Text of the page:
Anne says she has no doubt that her Curry degree is the main reason she got her first job.
My time at Curry provided practical lessons for my daily work and helped open the door for my career.
And I am still reaping the benefits. Going through the program and knowing the types of people who both taught me and studied with me has given me the confidence to take the reins of my current position and lead in a way I never imagined possible.
Her most valuable experience at the Curry School: Higher Ed is a unique field to study,
because youre constantly in the lab. You are studying the composition, organization, and structure of the university as a whole while at one particular university. To me, there is no better place to do that than the University of Virginia.
Carolyn Livingston (M.Ed. 02 Couns Ed; Ph.D. 07 Higher Ed)Special Assistant to the Senior Vice PresidentEmory University
Carolyn has been at Emory since 2006. In addition to supporting the senior vice presi-dent, she supervises the Office of Student Conduct and administers the student medical amnesty process. She is also liaison to the Dean of Campus Life at Oxford College.
I find it most rewarding to have the oppor-tunity to work with colleagues who have a mutual interest in enhancing the student expe-rience, she says.
She says her Curry higher ed degree pro-vided the confidence and skill set she needed to pursue interesting job opportunities. I felt significantly prepared for life at Curry because of the challenging curriculum, excellent profes-sors, and classmates who mutually shared their professional experiences.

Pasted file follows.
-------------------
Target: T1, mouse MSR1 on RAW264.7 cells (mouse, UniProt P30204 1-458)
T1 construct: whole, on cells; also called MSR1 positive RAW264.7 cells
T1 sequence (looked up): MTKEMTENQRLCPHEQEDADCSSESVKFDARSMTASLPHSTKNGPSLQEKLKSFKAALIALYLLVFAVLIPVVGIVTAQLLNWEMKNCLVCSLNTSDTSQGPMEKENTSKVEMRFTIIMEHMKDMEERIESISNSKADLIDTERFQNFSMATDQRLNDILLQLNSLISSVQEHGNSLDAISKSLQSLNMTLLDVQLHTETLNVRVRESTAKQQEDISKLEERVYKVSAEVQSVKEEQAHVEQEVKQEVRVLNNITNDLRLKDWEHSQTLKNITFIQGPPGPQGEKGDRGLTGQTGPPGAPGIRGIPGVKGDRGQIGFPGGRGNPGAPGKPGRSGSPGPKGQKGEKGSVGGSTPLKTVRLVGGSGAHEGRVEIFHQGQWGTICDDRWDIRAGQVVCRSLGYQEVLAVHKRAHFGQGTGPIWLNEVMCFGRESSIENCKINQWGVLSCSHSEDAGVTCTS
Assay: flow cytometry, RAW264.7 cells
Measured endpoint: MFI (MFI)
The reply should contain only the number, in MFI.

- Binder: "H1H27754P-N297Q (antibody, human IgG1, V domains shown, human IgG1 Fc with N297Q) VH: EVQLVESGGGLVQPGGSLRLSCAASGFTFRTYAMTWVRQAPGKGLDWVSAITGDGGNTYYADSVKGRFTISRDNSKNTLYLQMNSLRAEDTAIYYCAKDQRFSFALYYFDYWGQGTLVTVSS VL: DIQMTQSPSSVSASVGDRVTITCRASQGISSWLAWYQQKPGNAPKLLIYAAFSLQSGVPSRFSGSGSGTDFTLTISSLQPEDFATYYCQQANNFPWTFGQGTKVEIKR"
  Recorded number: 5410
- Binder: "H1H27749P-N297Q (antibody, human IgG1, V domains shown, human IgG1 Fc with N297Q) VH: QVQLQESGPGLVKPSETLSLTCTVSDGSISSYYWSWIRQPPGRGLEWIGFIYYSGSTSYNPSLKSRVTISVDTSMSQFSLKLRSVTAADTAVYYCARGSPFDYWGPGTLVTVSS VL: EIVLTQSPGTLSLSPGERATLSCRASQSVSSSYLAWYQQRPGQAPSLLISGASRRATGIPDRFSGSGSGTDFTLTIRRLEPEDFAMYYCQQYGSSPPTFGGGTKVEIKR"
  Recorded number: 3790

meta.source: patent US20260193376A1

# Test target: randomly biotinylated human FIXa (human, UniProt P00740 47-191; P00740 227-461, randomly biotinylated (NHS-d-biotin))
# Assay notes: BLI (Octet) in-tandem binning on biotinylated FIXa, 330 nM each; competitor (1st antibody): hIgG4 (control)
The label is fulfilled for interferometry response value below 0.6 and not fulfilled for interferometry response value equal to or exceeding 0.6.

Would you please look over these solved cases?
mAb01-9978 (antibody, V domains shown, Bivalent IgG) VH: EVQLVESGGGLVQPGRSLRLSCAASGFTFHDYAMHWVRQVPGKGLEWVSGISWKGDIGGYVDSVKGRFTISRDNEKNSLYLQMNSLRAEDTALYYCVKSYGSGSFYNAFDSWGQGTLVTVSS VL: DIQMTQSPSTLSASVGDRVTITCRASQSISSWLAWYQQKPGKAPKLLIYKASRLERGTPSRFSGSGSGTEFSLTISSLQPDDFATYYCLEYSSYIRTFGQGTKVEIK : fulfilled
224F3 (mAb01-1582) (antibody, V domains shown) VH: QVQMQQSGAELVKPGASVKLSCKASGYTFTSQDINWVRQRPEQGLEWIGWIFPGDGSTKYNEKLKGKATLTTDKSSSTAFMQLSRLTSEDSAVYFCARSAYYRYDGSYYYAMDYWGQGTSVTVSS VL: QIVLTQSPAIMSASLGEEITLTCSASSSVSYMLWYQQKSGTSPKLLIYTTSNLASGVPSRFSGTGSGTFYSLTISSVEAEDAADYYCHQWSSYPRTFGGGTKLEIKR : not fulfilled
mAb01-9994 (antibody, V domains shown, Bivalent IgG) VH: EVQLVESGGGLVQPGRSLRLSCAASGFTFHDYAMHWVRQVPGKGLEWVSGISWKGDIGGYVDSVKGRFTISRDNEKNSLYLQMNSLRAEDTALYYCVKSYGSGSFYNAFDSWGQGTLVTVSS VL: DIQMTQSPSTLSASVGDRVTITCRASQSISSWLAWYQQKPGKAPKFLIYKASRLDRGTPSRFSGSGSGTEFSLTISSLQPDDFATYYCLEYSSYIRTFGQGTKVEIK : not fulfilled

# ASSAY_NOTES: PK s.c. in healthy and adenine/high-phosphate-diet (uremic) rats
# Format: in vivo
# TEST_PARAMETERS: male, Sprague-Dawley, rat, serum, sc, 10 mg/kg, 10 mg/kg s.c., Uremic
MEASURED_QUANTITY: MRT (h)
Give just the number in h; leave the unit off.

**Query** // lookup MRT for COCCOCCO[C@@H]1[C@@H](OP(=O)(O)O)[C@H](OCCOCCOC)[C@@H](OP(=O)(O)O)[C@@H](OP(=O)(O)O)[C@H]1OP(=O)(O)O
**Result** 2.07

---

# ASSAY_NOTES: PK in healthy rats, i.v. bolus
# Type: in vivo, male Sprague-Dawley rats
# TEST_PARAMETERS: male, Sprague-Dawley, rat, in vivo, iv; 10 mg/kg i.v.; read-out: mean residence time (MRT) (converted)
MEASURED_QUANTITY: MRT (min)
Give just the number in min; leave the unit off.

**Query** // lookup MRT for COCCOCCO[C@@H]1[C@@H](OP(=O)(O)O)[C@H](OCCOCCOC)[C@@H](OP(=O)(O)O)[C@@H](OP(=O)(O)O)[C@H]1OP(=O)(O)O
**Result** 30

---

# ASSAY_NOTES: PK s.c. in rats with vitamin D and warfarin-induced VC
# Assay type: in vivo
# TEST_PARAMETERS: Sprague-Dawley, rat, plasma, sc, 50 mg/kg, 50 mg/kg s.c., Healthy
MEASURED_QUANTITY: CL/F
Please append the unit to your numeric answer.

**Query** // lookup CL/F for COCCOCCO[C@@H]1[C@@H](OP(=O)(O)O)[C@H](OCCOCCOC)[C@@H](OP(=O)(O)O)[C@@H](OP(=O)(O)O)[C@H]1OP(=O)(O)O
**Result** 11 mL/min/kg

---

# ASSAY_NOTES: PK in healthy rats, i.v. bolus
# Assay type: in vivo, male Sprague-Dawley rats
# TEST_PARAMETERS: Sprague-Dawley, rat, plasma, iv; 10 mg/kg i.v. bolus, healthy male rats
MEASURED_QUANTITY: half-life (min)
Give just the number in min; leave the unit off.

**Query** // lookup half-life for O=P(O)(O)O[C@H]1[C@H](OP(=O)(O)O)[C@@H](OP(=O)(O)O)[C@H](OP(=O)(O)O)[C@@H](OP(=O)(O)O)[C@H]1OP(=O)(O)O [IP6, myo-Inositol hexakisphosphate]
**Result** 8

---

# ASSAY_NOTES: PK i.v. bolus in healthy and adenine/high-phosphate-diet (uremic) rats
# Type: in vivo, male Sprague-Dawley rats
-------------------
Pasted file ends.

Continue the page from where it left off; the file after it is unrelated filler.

Her most valuable experience at the Curry School: My internship in the Presidents office. I had the opportunity to learn the business of higher education and experience the university on a macro level. I worked with a group of colleagues who helped me to understand the politics of higher education. I also had the opportunity to work under the leadership of John Casteen.
Read more: These alumni share the best career advice Curry professsors gave them in the online version of this article. You can also read about John Donnellys (Ph.D. 06) experiences. Go to curry.virginia.edu/higher-ed-happenings
2013 Curry Foundation Award Recipients in Higher EducationCongratulations to the following students who received awards and fellowships established by donors specifically to support students in Currys higher education program.
Annette Gibbs Research Award
Rose Marie Cole
Jay L. Chronister Student Award in Higher Education
Clarence Bo Guy Odom IV
Alton L. Taylor Award
R. Jason Cottrell
Johnnie E. Merritt Graduate Fellowship
Jason Jones Jill Jones
Bonnie McKee Mason Clevenger and Daniel W. and RosaLee McKee Mason Fellowship in Education
W. Leondias Williams
Doctoral Graduates: Fall 12/Spring 13
Thomas Bowman (Ph.D.)Dissertation: Perceptions of Athletic Training Education Program Directors on their Students Persistence and Departure Decisions
Claire Mitchell (Ph.D.) Dissertation: Making the Adjustment: A Qualitative Investigation of the Potential of Community College Developmental Summer Bridge Programs in Facilitating Student Adjustment to Four-Year Institutions
Julie Innes Caruccio (Ph,D.) Dissertation: Do No Harm: Understanding Reciprocity in University-Community Partnerships
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The Curry School Foundation recognizes the generosity of the following alumni from the Higher Education program who have made donations so far in fiscal year 2013:
Jill K. Boatright
Patricia E. Brown
Karen O. Clifford
Sarah L. Collie